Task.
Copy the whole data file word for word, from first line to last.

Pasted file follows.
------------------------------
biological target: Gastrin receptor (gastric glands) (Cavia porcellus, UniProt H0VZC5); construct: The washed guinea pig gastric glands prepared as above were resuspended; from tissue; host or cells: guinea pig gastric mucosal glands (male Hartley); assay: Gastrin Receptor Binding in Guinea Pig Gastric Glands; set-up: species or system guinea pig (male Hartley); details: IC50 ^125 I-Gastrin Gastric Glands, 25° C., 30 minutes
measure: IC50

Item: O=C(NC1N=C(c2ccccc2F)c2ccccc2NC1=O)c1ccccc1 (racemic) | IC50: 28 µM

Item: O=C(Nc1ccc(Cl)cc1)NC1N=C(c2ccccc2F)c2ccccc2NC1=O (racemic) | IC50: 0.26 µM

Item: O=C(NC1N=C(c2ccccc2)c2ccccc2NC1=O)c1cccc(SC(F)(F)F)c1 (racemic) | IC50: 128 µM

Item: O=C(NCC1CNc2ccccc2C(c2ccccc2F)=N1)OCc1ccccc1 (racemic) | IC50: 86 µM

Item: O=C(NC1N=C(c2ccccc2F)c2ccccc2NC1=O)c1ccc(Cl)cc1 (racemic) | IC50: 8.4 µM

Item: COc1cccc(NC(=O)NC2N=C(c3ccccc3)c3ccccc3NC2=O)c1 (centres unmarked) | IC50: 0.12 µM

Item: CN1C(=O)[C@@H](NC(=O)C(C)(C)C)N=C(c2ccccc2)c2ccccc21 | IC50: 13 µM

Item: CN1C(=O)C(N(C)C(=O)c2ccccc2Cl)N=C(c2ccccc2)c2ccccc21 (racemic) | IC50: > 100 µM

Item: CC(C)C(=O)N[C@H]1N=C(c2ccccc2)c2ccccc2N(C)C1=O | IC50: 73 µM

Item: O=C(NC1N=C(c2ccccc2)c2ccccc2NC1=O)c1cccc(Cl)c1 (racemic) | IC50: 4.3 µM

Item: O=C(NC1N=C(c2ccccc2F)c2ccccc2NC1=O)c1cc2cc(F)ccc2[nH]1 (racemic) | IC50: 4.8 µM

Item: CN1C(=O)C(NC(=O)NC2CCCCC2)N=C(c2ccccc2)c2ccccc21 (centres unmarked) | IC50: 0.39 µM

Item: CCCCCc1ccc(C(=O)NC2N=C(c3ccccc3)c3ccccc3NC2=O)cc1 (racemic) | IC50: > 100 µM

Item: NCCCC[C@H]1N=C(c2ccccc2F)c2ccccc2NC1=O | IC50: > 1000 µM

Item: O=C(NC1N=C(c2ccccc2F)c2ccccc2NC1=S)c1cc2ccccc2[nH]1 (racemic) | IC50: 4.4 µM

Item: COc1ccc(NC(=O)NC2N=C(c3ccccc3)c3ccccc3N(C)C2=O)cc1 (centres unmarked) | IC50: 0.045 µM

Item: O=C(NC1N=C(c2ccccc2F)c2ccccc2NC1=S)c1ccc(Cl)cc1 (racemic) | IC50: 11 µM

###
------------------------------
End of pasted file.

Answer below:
biological target: Gastrin receptor (gastric glands) (Cavia porcellus, UniProt H0VZC5); construct: The washed guinea pig gastric glands prepared as above were resuspended; from tissue; host or cells: guinea pig gastric mucosal glands (male Hartley); assay: Gastrin Receptor Binding in Guinea Pig Gastric Glands; set-up: species or system guinea pig (male Hartley); details: IC50 ^125 I-Gastrin Gastric Glands, 25° C., 30 minutes
measure: IC50

Item: O=C(NC1N=C(c2ccccc2F)c2ccccc2NC1=O)c1ccccc1 (racemic) | IC50: 28 µM

Item: O=C(Nc1ccc(Cl)cc1)NC1N=C(c2ccccc2F)c2ccccc2NC1=O (racemic) | IC50: 0.26 µM

Item: O=C(NC1N=C(c2ccccc2)c2ccccc2NC1=O)c1cccc(SC(F)(F)F)c1 (racemic) | IC50: 128 µM

Item: O=C(NCC1CNc2ccccc2C(c2ccccc2F)=N1)OCc1ccccc1 (racemic) | IC50: 86 µM

Item: O=C(NC1N=C(c2ccccc2F)c2ccccc2NC1=O)c1ccc(Cl)cc1 (racemic) | IC50: 8.4 µM

Item: COc1cccc(NC(=O)NC2N=C(c3ccccc3)c3ccccc3NC2=O)c1 (centres unmarked) | IC50: 0.12 µM

Item: CN1C(=O)[C@@H](NC(=O)C(C)(C)C)N=C(c2ccccc2)c2ccccc21 | IC50: 13 µM

Item: CN1C(=O)C(N(C)C(=O)c2ccccc2Cl)N=C(c2ccccc2)c2ccccc21 (racemic) | IC50: > 100 µM

Item: CC(C)C(=O)N[C@H]1N=C(c2ccccc2)c2ccccc2N(C)C1=O | IC50: 73 µM

Item: O=C(NC1N=C(c2ccccc2)c2ccccc2NC1=O)c1cccc(Cl)c1 (racemic) | IC50: 4.3 µM

Item: O=C(NC1N=C(c2ccccc2F)c2ccccc2NC1=O)c1cc2cc(F)ccc2[nH]1 (racemic) | IC50: 4.8 µM

Item: CN1C(=O)C(NC(=O)NC2CCCCC2)N=C(c2ccccc2)c2ccccc21 (centres unmarked) | IC50: 0.39 µM

Item: CCCCCc1ccc(C(=O)NC2N=C(c3ccccc3)c3ccccc3NC2=O)cc1 (racemic) | IC50: > 100 µM

Item: NCCCC[C@H]1N=C(c2ccccc2F)c2ccccc2NC1=O | IC50: > 1000 µM

Item: O=C(NC1N=C(c2ccccc2F)c2ccccc2NC1=S)c1cc2ccccc2[nH]1 (racemic) | IC50: 4.4 µM

Item: COc1ccc(NC(=O)NC2N=C(c3ccccc3)c3ccccc3N(C)C2=O)cc1 (centres unmarked) | IC50: 0.045 µM

Item: O=C(NC1N=C(c2ccccc2F)c2ccccc2NC1=S)c1ccc(Cl)cc1 (racemic) | IC50: 11 µM

###